A NEW BOOK that has caught the eye of sophisticates is from Kate Betts, titled “My Paris Dream: An Education in Style, and Seduction in the Great City on the Seine.” (From Spiegel & Grau.)

Some people sniff at this work as being like reading a resume and it is, indeed, a young woman’s memoir of the days when she escaped from Princeton, deserted New York and went to live as fulfilled people of Paris do. “Go!” said her wise mother, “You can always come back.”

Kate determined to be a true child of Paris. She dumps the boyfriend in the U.S., finds a suitable Frenchman to love and proceeds to work slavishly to the top, eventually all the way to John Fairchild who pronounced the law on who was “in” or “out,” back in the day when he was king of fashion journalism in the 1970s and '80s. (Her portrait of Fairchild is beyond the beyond, it’s so accurate!)

This book proves it isn’t really a question of Paris or New York, but that the author can really write. She gives us a French fashion history lesson beginning with Chanel and on to Dior after World War II.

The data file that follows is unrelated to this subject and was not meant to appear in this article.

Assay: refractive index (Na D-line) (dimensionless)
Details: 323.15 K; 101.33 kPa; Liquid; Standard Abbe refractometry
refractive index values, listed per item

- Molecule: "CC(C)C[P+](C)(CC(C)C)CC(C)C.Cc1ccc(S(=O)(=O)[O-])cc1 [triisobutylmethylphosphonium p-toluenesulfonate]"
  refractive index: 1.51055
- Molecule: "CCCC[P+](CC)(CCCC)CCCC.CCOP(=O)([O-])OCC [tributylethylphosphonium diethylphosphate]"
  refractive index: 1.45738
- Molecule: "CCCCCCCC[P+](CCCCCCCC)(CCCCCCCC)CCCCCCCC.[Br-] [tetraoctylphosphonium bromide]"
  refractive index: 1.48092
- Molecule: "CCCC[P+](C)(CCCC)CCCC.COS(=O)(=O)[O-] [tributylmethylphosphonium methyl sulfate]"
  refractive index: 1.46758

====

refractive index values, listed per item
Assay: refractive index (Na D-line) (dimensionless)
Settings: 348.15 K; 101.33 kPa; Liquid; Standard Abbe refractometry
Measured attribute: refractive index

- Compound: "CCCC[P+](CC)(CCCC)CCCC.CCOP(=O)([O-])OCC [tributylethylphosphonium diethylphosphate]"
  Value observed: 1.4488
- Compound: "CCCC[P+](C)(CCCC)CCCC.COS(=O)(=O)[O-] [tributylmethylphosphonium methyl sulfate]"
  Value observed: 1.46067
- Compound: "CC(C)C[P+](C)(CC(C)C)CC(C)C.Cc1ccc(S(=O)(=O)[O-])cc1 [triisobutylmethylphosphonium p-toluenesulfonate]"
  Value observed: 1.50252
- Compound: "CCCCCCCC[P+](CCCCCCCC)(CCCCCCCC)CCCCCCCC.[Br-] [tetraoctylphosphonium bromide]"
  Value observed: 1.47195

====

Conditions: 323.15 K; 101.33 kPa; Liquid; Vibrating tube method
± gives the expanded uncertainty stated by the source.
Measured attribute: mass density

Then she cites the rise of the huge couture names, ending with Yves St. Laurent. Her descriptions of Paris in the '60s, '70s and up though the rise of rock n’ roll and the decline of grandeur are masterful.

Ms. Betts marks the fall of Fairchild, the continuation of the importance of Vogue and Harper’s Bazaar, and she even works for Time. She becomes a reporter to the max. I found all my fashion pals in this book and couldn’t put it down, I loved it!
Kate and Karl in the late '80s.

Contact Liz Smith here.